can a roundabout become a city

In 2008 one of the least appealing junctions in London transformed itself simply by dint of acquiring a new name. For those living in London 20 years ago crossing over Old Street roundabout meant (depending on your direction of travel) entering the City of London or leaving central London. One tweet changed this and an ugly duckling mutated through the use of technology into a slightly less ugly duckling.

In July 2008 Matt Biddulph was running a startup called Dopplr when he realised that a trend was emerging around Old Street. As a result he tweeted:

‘”Silicon Roundabout”: the ever-growing community of fun startups in London’s Old Street area’

This light-hearted tweet was picked up by the press and the name has stuck ever since. However, when the Government became aware of the growth of this area it decided that public recognition of this phenomenon might help the area develop and grow. Talk of competing with Silicon Valley may have been a tad optimistic, but in the years after the financial crash some positive news was always going to be relished.

In November 2010 David Cameron was at a networking lunch in the Truman Brewery in Brick Lane where he pledged to transform London’s East End into a world-beating technology hub. This pledge was backed up with £200 million of Government funding and the concept was to create a zone from Shoreditch to the Olympic Park. A new name also emerged – Tech City.

Ever since people in the tech start-up community have debated whether or not Government involvement of this kind can genuinely impact on a section of the economic community that is fundamentally led by entrepreneurs.

Nonetheless, it was always going to be critical that the Olympic Games of 2012 led to a lasting legacy and there has been continuous development in the Olympic Park for the last six years. In 2013 the Here East project was announced, and the plan was to turn the Olympic broadcast and press centres into spaces for tech companies, universities, creatives and startups. The innovation centre in this project is called Plexal and was developed by technology consultancy firm Entiq and British property developer Delancey, who bought the Olympic Village with the Qatari ruling family in 2011.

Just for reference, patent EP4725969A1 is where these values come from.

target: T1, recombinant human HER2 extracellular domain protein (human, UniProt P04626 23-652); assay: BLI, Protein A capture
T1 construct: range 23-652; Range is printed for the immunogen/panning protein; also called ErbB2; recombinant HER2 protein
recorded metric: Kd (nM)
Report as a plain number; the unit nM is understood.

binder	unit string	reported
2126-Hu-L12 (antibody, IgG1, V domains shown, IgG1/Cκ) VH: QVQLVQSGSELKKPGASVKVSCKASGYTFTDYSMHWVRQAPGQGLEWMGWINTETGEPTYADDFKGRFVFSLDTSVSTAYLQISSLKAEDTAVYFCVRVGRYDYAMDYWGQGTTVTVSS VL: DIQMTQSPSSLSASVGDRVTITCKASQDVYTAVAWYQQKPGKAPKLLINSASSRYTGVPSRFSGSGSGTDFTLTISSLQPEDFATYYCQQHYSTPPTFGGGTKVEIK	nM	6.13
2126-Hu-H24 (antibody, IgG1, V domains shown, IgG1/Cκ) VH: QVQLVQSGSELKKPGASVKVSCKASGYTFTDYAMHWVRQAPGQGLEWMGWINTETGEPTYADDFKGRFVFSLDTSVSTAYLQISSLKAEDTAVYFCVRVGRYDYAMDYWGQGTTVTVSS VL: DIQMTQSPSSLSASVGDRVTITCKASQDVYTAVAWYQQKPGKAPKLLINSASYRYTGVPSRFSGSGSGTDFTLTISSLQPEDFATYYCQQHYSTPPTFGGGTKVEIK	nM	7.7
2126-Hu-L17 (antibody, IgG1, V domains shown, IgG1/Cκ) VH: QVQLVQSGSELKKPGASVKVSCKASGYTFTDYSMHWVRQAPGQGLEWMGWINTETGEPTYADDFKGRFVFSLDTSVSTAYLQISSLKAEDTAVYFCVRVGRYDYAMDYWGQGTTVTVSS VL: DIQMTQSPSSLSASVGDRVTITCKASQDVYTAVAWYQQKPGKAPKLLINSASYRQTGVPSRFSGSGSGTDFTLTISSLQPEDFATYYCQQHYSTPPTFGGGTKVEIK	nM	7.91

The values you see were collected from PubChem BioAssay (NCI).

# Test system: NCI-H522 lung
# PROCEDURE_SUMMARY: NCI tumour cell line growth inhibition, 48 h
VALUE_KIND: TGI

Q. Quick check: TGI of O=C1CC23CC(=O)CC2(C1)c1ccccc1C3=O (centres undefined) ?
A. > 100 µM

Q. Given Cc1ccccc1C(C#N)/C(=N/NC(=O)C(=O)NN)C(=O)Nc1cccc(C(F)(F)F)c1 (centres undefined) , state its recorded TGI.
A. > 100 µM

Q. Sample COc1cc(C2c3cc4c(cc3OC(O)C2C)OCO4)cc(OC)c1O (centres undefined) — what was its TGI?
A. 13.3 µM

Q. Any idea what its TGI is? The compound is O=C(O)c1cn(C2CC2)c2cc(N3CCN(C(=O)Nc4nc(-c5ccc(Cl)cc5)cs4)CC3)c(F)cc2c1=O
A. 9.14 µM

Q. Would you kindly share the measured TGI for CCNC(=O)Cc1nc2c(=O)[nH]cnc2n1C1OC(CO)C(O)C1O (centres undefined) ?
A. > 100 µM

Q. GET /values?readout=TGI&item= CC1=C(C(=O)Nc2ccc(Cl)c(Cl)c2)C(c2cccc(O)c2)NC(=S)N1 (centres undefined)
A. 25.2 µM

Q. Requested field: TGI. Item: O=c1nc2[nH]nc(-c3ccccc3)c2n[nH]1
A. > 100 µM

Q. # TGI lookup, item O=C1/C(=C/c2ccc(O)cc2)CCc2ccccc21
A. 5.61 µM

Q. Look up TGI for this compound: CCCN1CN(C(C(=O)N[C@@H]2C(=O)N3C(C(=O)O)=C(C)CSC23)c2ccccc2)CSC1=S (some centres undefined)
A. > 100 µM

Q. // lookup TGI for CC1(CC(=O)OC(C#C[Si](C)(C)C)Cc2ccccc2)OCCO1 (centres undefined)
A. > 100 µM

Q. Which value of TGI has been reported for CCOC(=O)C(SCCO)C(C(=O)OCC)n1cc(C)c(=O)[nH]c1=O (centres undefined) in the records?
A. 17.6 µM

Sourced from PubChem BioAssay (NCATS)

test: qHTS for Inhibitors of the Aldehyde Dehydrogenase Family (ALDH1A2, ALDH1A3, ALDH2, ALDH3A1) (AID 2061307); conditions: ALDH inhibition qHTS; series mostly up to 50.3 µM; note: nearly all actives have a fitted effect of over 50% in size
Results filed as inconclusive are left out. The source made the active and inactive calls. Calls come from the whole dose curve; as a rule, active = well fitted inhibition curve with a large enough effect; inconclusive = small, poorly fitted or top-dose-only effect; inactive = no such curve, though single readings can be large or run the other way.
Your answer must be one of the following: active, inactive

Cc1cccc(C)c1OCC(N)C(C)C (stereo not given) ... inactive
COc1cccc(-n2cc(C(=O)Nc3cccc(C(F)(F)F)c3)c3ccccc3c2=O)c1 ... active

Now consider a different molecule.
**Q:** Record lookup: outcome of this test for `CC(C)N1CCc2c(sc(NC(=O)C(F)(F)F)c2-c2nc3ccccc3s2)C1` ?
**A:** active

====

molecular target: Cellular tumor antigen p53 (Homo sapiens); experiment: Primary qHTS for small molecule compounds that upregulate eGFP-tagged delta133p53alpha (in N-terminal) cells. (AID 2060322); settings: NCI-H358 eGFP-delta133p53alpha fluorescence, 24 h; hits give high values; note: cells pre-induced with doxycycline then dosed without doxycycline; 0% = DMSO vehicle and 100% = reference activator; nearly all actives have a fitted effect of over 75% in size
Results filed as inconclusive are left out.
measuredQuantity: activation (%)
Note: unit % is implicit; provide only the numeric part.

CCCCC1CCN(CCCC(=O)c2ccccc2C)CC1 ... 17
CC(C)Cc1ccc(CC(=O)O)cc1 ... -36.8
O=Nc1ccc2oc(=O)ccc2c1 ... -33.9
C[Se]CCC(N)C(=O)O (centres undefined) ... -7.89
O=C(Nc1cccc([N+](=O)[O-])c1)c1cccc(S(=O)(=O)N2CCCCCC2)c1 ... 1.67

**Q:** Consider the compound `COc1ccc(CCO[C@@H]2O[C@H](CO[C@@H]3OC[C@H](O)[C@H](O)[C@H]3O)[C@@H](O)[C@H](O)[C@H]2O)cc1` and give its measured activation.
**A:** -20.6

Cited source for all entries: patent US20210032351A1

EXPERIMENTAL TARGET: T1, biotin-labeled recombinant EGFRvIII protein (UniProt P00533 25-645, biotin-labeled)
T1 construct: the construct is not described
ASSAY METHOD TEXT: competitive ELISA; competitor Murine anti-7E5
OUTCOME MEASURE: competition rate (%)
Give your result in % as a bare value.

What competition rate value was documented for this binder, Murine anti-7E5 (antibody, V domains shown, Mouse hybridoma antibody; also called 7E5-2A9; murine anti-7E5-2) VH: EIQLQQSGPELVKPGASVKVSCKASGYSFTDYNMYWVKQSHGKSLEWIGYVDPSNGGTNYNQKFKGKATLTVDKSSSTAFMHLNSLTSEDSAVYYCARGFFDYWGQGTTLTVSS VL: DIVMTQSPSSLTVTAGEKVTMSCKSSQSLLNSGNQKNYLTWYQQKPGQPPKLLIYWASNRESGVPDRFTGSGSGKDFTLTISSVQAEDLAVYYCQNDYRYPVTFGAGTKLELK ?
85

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Plexal offers a range of business support services, including accelerator and innovation programmes, rapid prototyping, entrepreneur training, professional services and a suite of personal development programmes. This is without question an exciting co-working space that can offer real value for new and growing companies.

Tech City UK, set up by the Government in 2010 to foster the tech scene in East London, now covers the whole country. Hopefully this is good news but what is undeniable is that as rents soar in the Silicon roundabout area, startups will have to look for other areas that offer more affordable prices. Right now, that might mean locating at centres like Plexal which is a few miles east of Shoreditch. As for the Silicon roundabout area there is technology there but increasingly it is the bigger corporates setting up shop. For the risk-takers trying to build new companies they are more likely to look for other, cheaper zones of London but maybe one day Shoreditch will stretch out to the Olympic Park. Whether or not that can be influenced by Government policy is very much open to debate.

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